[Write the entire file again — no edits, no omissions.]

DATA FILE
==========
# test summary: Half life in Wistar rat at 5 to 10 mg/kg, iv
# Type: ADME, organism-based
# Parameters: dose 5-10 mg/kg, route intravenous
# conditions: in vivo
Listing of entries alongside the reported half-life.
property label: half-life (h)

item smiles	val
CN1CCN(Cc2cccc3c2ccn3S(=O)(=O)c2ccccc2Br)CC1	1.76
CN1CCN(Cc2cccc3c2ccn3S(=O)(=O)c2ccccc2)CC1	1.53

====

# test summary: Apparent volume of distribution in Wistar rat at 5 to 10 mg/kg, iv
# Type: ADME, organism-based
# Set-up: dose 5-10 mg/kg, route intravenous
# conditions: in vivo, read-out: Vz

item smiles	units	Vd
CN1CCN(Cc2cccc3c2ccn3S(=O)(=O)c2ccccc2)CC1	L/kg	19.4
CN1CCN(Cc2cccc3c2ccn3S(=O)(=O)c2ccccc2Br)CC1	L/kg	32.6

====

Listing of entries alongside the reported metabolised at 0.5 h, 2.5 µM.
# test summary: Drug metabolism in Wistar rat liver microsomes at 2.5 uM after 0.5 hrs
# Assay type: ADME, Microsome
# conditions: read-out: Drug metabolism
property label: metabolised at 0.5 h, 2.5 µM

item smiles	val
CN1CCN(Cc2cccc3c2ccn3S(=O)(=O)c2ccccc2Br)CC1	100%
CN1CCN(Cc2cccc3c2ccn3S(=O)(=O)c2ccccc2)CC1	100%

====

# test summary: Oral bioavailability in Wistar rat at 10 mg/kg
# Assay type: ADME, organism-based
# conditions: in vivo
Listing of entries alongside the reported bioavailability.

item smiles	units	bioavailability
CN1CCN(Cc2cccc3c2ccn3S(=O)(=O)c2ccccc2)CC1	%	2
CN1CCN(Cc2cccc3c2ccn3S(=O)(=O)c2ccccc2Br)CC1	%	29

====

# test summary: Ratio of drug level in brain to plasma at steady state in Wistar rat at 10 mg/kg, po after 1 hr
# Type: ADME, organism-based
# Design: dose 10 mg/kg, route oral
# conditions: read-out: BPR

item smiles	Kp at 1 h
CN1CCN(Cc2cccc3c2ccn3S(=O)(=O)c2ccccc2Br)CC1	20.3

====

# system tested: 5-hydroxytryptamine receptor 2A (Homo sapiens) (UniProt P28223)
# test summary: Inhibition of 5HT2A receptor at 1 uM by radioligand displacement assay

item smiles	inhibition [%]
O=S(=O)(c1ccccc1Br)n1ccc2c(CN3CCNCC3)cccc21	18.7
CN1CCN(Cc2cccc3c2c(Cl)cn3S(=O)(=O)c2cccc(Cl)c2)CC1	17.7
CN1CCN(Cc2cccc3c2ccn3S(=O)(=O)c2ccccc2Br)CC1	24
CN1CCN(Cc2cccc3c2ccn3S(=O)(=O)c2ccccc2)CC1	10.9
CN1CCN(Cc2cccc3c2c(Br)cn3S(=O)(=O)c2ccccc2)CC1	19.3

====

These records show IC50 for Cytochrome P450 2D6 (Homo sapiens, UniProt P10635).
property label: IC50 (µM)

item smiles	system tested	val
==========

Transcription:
# test summary: Half life in Wistar rat at 5 to 10 mg/kg, iv
# Type: ADME, organism-based
# Parameters: dose 5-10 mg/kg, route intravenous
# conditions: in vivo
Listing of entries alongside the reported half-life.
property label: half-life (h)

item smiles	val
CN1CCN(Cc2cccc3c2ccn3S(=O)(=O)c2ccccc2Br)CC1	1.76
CN1CCN(Cc2cccc3c2ccn3S(=O)(=O)c2ccccc2)CC1	1.53

====

# test summary: Apparent volume of distribution in Wistar rat at 5 to 10 mg/kg, iv
# Type: ADME, organism-based
# Set-up: dose 5-10 mg/kg, route intravenous
# conditions: in vivo, read-out: Vz

item smiles	units	Vd
CN1CCN(Cc2cccc3c2ccn3S(=O)(=O)c2ccccc2)CC1	L/kg	19.4
CN1CCN(Cc2cccc3c2ccn3S(=O)(=O)c2ccccc2Br)CC1	L/kg	32.6

====

Listing of entries alongside the reported metabolised at 0.5 h, 2.5 µM.
# test summary: Drug metabolism in Wistar rat liver microsomes at 2.5 uM after 0.5 hrs
# Assay type: ADME, Microsome
# conditions: read-out: Drug metabolism
property label: metabolised at 0.5 h, 2.5 µM

item smiles	val
CN1CCN(Cc2cccc3c2ccn3S(=O)(=O)c2ccccc2Br)CC1	100%
CN1CCN(Cc2cccc3c2ccn3S(=O)(=O)c2ccccc2)CC1	100%

====

# test summary: Oral bioavailability in Wistar rat at 10 mg/kg
# Assay type: ADME, organism-based
# conditions: in vivo
Listing of entries alongside the reported bioavailability.

item smiles	units	bioavailability
CN1CCN(Cc2cccc3c2ccn3S(=O)(=O)c2ccccc2)CC1	%	2
CN1CCN(Cc2cccc3c2ccn3S(=O)(=O)c2ccccc2Br)CC1	%	29

====

# test summary: Ratio of drug level in brain to plasma at steady state in Wistar rat at 10 mg/kg, po after 1 hr
# Type: ADME, organism-based
# Design: dose 10 mg/kg, route oral
# conditions: read-out: BPR

item smiles	Kp at 1 h
CN1CCN(Cc2cccc3c2ccn3S(=O)(=O)c2ccccc2Br)CC1	20.3

====

# system tested: 5-hydroxytryptamine receptor 2A (Homo sapiens) (UniProt P28223)
# test summary: Inhibition of 5HT2A receptor at 1 uM by radioligand displacement assay

item smiles	inhibition [%]
O=S(=O)(c1ccccc1Br)n1ccc2c(CN3CCNCC3)cccc21	18.7
CN1CCN(Cc2cccc3c2c(Cl)cn3S(=O)(=O)c2cccc(Cl)c2)CC1	17.7
CN1CCN(Cc2cccc3c2ccn3S(=O)(=O)c2ccccc2Br)CC1	24
CN1CCN(Cc2cccc3c2ccn3S(=O)(=O)c2ccccc2)CC1	10.9
CN1CCN(Cc2cccc3c2c(Br)cn3S(=O)(=O)c2ccccc2)CC1	19.3

====

These records show IC50 for Cytochrome P450 2D6 (Homo sapiens, UniProt P10635).
property label: IC50 (µM)

item smiles	system tested	val